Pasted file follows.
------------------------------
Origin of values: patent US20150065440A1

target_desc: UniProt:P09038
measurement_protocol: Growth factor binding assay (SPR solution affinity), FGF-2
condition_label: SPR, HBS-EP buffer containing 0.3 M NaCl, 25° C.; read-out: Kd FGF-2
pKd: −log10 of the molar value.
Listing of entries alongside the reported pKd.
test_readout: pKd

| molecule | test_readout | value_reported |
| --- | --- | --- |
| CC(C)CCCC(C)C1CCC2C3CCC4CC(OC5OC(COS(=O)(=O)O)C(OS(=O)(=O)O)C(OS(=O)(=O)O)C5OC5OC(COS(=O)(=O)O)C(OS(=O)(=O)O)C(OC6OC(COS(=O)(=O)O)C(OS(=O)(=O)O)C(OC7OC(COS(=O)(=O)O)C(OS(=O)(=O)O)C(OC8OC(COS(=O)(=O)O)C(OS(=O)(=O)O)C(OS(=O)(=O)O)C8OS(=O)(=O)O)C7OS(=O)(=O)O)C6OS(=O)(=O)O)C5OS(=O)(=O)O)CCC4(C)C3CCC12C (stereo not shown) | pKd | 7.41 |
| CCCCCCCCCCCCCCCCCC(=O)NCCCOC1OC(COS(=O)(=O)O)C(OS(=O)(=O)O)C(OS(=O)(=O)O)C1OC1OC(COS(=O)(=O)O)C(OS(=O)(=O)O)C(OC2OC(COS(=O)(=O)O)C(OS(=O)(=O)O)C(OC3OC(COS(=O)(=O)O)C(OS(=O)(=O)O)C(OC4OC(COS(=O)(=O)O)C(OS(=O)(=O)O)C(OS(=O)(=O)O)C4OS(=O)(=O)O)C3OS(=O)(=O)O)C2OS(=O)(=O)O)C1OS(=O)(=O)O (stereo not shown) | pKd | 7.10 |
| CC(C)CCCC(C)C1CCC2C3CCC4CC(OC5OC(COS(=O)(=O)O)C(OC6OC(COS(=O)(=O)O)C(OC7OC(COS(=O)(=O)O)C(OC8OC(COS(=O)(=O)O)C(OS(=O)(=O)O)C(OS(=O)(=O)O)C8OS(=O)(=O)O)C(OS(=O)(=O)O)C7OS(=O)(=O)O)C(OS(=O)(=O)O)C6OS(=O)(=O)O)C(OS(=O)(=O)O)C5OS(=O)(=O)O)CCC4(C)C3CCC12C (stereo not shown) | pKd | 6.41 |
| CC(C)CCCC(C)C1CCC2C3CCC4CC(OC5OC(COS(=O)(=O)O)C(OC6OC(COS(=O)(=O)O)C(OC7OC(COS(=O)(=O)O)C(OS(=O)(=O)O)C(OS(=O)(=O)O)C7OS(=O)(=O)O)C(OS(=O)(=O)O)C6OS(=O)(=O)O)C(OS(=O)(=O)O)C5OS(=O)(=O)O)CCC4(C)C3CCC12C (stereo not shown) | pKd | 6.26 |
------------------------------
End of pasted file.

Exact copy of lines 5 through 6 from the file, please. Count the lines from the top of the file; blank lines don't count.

pKd: −log10 of the molar value.
Listing of entries alongside the reported pKd.